What changes can be made to public policy to stem these tides leading away from the nuclear family? To begin, something must be done to reduce the divorce rate. In the early twentieth century Americans realized the commitment towards their wedding vows and literally envisioned marriage as “till death do you part”, “Divorces were almost as rare as nonmarital births” (Ellwood and Jencks, 2002). This past commitment to marriage is exemplified in 1962 when half of the people responding disagreed with the concept that parents should stay together, even if they did not get along, for the sake of the children. By 1977, over 80% disagreed with that concept (Ellwood and Jencks, 2002). An option available to assist in the reduction of this divorce trend might be the Covenant Marriage. First passed in Louisiana, it was followed soon after by Arizona and Arkansas (Sanchez, Nock, Wilson, Wright). Couples that cognitively sanctify their marriage share greater confidence in that union (Sanchez, Nock, Wilson, Wright). Empirical data indicates that those that sanctify their marriages have superior marital happiness, experience less conflict, perceive more quality benefits, and adopt cooperative communication and conflict resolution (Sanchez, Nock, Wilson, Wright). These types of changes can possibly occur within the marriage without the outside influence of law and some findings would advocate that covenant marriage would be associated with lowered divorce rates (Sanchez, Nock, Wilson, Wright).

A more stable nuclear family unit, with biological children, lends itself to higher performance on school achievement testing, having fewer teenage pregnancies, finishing high school more frequently, attending college more often and earning more as young adults (Ellwood and Jencks, 2002). To support a reduction in teen pregnancy and out of wedlock births is to encourage marriage and its benefits. A second method would be to “discourage sex, pregnancy, and births among teenagers” (Ellwood and Jencks, 2002).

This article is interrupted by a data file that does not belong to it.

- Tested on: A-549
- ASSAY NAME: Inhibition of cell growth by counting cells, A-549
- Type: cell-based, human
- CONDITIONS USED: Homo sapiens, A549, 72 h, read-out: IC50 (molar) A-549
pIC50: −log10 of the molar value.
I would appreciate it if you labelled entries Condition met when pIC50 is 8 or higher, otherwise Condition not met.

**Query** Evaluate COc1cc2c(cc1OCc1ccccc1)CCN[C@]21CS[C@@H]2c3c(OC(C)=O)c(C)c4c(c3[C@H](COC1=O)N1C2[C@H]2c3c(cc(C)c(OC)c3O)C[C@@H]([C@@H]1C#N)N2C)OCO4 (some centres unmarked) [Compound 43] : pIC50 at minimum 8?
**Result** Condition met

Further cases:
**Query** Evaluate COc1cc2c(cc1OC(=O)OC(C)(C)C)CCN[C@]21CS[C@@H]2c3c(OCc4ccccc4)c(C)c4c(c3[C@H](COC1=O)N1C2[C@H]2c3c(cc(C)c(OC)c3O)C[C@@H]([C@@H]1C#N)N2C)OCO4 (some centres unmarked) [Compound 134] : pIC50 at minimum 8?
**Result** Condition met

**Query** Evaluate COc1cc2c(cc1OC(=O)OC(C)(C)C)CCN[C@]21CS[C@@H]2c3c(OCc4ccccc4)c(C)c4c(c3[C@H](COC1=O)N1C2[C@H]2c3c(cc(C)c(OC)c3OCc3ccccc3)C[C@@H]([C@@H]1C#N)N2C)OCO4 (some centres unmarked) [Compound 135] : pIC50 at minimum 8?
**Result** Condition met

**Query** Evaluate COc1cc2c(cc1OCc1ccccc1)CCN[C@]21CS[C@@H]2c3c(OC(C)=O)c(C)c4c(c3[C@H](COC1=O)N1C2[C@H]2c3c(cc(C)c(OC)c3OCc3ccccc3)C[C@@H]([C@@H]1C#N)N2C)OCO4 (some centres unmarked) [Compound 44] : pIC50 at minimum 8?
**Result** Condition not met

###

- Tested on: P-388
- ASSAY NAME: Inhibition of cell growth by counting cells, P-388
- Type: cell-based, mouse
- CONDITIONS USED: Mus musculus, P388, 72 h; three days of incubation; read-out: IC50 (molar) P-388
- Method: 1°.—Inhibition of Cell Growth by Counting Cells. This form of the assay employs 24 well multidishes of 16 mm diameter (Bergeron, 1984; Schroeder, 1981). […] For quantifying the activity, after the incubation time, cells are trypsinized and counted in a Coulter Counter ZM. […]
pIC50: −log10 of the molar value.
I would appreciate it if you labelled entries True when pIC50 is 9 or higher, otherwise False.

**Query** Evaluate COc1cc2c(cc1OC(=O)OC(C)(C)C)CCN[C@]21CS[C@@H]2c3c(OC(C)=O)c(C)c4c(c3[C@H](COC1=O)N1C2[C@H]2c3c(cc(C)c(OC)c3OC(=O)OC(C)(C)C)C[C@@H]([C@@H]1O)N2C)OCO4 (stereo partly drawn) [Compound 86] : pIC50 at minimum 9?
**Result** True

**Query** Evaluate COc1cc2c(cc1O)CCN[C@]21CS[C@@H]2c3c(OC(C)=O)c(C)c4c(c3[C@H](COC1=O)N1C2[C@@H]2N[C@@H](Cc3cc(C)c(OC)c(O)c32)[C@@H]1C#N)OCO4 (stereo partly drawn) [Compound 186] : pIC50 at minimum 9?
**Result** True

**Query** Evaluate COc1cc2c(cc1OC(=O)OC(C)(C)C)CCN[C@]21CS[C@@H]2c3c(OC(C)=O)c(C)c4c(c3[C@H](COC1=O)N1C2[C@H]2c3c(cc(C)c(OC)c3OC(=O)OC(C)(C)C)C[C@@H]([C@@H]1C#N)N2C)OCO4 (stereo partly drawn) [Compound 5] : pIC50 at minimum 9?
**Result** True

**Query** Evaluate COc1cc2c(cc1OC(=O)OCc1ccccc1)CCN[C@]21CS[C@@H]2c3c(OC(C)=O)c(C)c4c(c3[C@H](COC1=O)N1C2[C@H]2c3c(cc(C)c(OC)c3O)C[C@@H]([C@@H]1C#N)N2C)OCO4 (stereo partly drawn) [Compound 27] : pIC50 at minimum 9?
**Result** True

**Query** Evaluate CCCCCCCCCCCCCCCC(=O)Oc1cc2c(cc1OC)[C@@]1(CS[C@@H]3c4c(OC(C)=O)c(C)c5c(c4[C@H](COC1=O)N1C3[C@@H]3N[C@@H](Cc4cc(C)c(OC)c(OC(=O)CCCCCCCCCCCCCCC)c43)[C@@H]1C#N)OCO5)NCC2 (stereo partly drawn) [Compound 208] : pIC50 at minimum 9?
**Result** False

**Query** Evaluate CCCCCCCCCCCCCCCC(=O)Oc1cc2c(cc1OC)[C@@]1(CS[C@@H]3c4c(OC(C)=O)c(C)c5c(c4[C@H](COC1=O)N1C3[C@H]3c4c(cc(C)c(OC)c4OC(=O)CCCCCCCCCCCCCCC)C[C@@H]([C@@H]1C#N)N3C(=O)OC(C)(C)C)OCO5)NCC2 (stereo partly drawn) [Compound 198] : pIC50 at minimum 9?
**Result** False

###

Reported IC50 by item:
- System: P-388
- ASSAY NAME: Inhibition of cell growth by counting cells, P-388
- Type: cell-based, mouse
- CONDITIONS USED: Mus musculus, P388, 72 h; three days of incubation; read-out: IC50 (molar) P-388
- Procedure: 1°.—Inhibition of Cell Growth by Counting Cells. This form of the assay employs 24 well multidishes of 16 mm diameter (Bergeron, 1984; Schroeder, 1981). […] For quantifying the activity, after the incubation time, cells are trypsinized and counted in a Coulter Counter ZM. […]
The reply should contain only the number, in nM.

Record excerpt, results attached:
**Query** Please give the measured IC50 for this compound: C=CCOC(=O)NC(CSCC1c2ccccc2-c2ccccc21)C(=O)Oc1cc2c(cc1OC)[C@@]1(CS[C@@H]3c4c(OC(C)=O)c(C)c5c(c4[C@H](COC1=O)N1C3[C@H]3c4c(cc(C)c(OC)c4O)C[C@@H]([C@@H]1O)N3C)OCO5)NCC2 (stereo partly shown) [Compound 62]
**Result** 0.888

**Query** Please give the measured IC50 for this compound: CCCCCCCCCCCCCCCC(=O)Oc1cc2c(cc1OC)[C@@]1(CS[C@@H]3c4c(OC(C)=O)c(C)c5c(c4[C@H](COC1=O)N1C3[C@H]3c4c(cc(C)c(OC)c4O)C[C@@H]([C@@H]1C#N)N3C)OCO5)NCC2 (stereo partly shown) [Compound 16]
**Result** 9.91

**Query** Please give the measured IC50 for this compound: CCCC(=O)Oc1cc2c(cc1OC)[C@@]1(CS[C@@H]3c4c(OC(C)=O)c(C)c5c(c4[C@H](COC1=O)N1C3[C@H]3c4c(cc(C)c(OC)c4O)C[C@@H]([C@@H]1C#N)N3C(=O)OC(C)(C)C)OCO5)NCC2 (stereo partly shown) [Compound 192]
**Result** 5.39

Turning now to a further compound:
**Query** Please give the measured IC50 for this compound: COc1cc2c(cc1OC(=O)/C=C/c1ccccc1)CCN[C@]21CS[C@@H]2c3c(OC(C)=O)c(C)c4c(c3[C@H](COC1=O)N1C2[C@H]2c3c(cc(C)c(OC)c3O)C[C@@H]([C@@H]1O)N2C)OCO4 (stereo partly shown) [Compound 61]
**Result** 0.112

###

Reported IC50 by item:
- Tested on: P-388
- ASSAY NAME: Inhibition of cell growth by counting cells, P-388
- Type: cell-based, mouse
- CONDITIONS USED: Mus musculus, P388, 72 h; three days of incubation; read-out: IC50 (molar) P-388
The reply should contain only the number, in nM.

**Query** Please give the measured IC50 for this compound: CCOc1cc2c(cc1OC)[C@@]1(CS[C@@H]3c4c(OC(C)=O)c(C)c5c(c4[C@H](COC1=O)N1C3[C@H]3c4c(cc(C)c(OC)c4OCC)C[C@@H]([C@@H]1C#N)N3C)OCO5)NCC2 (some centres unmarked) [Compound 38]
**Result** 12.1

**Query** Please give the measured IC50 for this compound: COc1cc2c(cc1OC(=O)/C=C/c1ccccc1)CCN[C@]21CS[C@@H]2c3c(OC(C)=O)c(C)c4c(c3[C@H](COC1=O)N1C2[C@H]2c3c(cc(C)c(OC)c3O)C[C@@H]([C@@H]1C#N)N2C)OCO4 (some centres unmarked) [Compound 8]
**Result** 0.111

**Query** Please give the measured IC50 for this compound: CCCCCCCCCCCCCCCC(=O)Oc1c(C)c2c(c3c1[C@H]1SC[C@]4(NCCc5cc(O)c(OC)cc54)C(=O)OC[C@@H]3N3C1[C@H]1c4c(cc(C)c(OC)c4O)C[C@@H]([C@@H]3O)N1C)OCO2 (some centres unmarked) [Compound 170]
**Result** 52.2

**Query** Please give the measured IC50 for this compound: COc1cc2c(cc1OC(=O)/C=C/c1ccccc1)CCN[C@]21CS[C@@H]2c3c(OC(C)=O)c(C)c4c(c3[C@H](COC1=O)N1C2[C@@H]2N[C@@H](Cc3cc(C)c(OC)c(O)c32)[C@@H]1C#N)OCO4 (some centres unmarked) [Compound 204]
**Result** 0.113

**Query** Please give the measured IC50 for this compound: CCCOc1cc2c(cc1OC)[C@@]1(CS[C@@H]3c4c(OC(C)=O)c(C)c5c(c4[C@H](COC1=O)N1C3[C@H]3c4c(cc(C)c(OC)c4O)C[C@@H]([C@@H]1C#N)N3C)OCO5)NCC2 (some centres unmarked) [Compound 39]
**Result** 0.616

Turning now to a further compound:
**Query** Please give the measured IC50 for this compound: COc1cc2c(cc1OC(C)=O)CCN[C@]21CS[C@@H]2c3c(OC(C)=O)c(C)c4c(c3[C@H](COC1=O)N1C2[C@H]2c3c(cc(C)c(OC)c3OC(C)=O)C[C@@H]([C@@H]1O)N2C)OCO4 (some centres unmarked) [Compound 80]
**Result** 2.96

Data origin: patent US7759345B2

Some existing types of programs that exist to enhance the goal of reducing single parent units are welfare reform, as discussed in the Brooking Policy Report #38. That report indicated that in the past, to reduce teen pregnancy, instruction centered on sex education, but often that is too little too late, traditionally speaking. A better curricula focus might be on reducing the spotlight on reproductive biology and more on teaching adolescents the skills required for relationships, peer pressure resistance, and negotiating difficult situations (Sawhill, 1998). Part of the problem is that boys and young men have not had accountability in their actions; however, the welfare reform act has mandated such accountability, noting that unwed fathers need to have the same work opportunities and be subjected to the same requirements as the mothers of their children (Sawhill, 1998).